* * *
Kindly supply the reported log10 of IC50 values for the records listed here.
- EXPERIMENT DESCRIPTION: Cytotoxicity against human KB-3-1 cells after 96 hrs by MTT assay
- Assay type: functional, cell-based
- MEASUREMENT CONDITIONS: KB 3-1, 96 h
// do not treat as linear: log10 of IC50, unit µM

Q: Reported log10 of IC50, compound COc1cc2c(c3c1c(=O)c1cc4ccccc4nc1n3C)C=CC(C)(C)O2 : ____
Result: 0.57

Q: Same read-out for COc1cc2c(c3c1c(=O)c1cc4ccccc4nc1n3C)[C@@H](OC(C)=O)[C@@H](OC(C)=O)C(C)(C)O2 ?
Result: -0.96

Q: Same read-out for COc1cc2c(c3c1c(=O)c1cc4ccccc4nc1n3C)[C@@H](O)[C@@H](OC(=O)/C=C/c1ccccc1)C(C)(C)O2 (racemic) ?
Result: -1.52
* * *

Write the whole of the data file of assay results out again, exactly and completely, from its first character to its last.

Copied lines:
Kindly supply the reported log10 of IC50 values for the records listed here.
- EXPERIMENT DESCRIPTION: Cytotoxicity against human KB-3-1 cells after 96 hrs by MTT assay
- Assay type: functional, cell-based
- MEASUREMENT CONDITIONS: KB 3-1, 96 h
// do not treat as linear: log10 of IC50, unit µM

Q: Reported log10 of IC50, compound COc1cc2c(c3c1c(=O)c1cc4ccccc4nc1n3C)C=CC(C)(C)O2 : ____
Result: 0.57

Q: Same read-out for COc1cc2c(c3c1c(=O)c1cc4ccccc4nc1n3C)[C@@H](OC(C)=O)[C@@H](OC(C)=O)C(C)(C)O2 ?
Result: -0.96

Q: Same read-out for COc1cc2c(c3c1c(=O)c1cc4ccccc4nc1n3C)[C@@H](O)[C@@H](OC(=O)/C=C/c1ccccc1)C(C)(C)O2 (racemic) ?
Result: -1.52